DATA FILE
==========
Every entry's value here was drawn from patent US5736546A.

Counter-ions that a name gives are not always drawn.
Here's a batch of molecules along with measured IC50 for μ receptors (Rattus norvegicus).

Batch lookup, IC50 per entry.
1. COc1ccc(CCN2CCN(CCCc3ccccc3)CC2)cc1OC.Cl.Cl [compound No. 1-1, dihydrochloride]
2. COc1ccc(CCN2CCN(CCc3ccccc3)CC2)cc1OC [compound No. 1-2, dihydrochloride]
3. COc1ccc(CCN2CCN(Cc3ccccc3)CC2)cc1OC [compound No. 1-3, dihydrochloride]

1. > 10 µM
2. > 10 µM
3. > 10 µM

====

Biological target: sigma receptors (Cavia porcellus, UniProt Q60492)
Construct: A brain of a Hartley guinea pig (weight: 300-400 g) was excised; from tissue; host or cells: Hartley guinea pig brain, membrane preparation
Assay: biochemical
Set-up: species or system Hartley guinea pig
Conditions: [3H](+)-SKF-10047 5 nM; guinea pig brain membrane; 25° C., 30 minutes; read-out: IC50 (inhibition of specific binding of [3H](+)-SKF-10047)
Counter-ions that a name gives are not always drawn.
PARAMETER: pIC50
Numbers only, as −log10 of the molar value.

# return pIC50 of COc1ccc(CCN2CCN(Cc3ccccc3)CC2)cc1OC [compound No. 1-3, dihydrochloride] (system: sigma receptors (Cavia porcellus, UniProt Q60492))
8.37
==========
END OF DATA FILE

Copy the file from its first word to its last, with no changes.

Every entry's value here was drawn from patent US5736546A.

Counter-ions that a name gives are not always drawn.
Here's a batch of molecules along with measured IC50 for μ receptors (Rattus norvegicus).

Batch lookup, IC50 per entry.
1. COc1ccc(CCN2CCN(CCCc3ccccc3)CC2)cc1OC.Cl.Cl [compound No. 1-1, dihydrochloride]
2. COc1ccc(CCN2CCN(CCc3ccccc3)CC2)cc1OC [compound No. 1-2, dihydrochloride]
3. COc1ccc(CCN2CCN(Cc3ccccc3)CC2)cc1OC [compound No. 1-3, dihydrochloride]

1. > 10 µM
2. > 10 µM
3. > 10 µM

====

Biological target: sigma receptors (Cavia porcellus, UniProt Q60492)
Construct: A brain of a Hartley guinea pig (weight: 300-400 g) was excised; from tissue; host or cells: Hartley guinea pig brain, membrane preparation
Assay: biochemical
Set-up: species or system Hartley guinea pig
Conditions: [3H](+)-SKF-10047 5 nM; guinea pig brain membrane; 25° C., 30 minutes; read-out: IC50 (inhibition of specific binding of [3H](+)-SKF-10047)
Counter-ions that a name gives are not always drawn.
PARAMETER: pIC50
Numbers only, as −log10 of the molar value.

# return pIC50 of COc1ccc(CCN2CCN(Cc3ccccc3)CC2)cc1OC [compound No. 1-3, dihydrochloride] (system: sigma receptors (Cavia porcellus, UniProt Q60492))
8.37